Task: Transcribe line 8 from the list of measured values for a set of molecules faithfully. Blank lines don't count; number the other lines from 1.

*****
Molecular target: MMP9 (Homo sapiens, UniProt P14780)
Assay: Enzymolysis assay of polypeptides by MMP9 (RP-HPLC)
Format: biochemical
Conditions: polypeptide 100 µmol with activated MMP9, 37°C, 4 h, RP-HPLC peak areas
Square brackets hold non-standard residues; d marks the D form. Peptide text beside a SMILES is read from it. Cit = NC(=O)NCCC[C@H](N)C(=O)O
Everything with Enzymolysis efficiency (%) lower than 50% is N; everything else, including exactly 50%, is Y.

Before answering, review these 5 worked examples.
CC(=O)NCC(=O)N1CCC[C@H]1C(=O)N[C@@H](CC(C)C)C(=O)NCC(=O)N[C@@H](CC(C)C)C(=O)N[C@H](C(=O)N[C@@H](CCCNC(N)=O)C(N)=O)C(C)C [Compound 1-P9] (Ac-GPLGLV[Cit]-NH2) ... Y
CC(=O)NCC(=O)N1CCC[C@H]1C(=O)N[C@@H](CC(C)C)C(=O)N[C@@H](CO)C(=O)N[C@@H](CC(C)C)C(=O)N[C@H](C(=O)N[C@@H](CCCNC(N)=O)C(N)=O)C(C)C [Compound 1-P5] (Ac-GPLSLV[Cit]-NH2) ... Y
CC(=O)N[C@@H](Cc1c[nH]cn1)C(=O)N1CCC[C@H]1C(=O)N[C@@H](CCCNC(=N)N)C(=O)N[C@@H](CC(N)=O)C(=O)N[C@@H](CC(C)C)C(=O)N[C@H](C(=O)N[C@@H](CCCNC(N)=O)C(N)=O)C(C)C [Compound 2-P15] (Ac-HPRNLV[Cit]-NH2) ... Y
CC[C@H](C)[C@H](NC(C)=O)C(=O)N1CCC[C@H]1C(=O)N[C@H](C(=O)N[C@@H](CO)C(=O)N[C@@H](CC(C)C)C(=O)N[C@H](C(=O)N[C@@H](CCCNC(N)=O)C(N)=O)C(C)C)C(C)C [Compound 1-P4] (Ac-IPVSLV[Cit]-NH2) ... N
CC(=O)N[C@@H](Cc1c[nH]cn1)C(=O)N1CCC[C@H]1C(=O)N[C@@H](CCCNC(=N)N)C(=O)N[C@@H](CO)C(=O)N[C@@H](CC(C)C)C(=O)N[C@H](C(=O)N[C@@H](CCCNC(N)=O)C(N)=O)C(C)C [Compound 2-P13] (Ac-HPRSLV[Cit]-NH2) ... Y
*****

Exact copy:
CC(=O)NCC(=O)N1CCC[C@H]1C(=O)N[C@@H](CC(C)C)C(=O)NCC(=O)N[C@@H](CC(C)C)C(=O)N[C@H](C(=O)N[C@@H](CCCNC(N)=O)C(N)=O)C(C)C [Compound 1-P9] (Ac-GPLGLV[Cit]-NH2) ... Y